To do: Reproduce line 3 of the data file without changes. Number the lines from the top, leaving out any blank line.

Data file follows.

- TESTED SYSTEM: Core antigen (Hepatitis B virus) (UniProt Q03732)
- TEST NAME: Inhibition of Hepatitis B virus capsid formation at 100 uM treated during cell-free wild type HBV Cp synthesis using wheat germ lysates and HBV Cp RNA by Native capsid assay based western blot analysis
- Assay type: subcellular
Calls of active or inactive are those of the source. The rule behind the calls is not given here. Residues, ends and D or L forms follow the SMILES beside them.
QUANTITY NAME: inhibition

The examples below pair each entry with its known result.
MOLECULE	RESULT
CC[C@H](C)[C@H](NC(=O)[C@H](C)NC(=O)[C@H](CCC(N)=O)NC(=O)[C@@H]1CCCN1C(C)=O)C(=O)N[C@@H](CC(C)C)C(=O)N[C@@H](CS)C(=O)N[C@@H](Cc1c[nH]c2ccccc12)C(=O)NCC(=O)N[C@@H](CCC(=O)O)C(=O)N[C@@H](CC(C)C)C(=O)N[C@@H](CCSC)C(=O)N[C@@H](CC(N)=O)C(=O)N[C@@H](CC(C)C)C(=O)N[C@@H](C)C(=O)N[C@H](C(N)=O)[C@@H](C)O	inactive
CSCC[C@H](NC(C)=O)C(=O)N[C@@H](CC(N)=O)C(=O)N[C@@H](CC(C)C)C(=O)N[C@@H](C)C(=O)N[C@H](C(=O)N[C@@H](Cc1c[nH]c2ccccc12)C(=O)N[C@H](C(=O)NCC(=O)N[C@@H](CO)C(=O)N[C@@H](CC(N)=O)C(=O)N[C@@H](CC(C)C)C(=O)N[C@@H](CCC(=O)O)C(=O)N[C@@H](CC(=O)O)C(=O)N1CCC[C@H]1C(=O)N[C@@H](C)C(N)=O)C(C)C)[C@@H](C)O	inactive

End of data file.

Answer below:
- Assay type: subcellular